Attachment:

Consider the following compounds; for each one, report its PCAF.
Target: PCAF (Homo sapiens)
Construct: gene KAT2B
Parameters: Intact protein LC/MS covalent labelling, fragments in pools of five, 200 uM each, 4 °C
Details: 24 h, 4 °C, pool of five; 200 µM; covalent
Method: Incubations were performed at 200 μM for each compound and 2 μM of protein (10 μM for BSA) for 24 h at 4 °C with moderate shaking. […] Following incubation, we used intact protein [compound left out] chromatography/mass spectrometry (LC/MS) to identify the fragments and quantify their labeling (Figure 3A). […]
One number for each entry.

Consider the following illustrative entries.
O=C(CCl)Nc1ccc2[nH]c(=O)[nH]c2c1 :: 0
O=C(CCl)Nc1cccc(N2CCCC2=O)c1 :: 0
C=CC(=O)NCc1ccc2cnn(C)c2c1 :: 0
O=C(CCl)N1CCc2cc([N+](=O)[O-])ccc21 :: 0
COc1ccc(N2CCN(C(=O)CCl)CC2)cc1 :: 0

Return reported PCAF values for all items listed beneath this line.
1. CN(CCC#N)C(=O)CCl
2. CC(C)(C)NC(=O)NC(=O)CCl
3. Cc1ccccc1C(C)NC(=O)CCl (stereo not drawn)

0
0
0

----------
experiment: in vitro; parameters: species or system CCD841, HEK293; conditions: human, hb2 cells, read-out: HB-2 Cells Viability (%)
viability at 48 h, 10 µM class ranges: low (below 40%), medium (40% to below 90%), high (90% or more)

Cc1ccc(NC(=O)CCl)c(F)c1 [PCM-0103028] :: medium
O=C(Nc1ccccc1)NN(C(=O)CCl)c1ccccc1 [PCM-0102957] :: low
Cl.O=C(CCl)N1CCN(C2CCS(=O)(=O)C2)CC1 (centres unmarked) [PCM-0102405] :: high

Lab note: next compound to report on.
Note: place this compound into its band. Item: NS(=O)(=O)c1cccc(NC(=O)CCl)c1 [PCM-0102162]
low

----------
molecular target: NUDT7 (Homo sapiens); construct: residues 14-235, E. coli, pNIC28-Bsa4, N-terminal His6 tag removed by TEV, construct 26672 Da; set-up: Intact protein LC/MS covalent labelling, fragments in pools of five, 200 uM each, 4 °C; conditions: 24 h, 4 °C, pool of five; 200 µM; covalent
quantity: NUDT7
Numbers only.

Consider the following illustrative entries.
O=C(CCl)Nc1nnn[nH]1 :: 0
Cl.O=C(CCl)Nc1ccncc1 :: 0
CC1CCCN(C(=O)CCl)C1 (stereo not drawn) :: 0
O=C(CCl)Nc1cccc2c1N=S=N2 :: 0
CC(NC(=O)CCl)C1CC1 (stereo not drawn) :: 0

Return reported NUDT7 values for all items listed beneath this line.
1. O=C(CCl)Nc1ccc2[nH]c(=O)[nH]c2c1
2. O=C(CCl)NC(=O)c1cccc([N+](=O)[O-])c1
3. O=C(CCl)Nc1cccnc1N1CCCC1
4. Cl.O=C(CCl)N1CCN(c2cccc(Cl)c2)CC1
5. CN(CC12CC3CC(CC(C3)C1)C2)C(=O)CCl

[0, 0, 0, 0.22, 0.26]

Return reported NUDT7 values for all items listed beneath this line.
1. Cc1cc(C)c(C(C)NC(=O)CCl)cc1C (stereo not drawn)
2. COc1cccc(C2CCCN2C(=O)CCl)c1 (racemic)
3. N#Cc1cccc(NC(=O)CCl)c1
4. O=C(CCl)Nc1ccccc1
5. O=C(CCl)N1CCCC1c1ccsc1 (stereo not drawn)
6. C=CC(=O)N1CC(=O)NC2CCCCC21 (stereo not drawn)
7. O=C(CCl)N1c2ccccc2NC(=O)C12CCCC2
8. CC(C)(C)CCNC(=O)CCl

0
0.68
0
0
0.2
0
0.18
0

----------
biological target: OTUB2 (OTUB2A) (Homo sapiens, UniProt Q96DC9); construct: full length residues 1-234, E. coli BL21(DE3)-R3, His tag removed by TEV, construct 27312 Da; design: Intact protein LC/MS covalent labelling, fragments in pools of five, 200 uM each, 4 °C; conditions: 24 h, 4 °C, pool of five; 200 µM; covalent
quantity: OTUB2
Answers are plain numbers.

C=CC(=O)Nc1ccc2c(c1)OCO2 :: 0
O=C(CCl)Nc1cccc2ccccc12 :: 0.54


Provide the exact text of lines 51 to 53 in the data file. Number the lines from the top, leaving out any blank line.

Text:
4. O=C(CCl)Nc1ccccc1
5. O=C(CCl)N1CCCC1c1ccsc1 (stereo not drawn)
6. C=CC(=O)N1CC(=O)NC2CCCCC21 (stereo not drawn)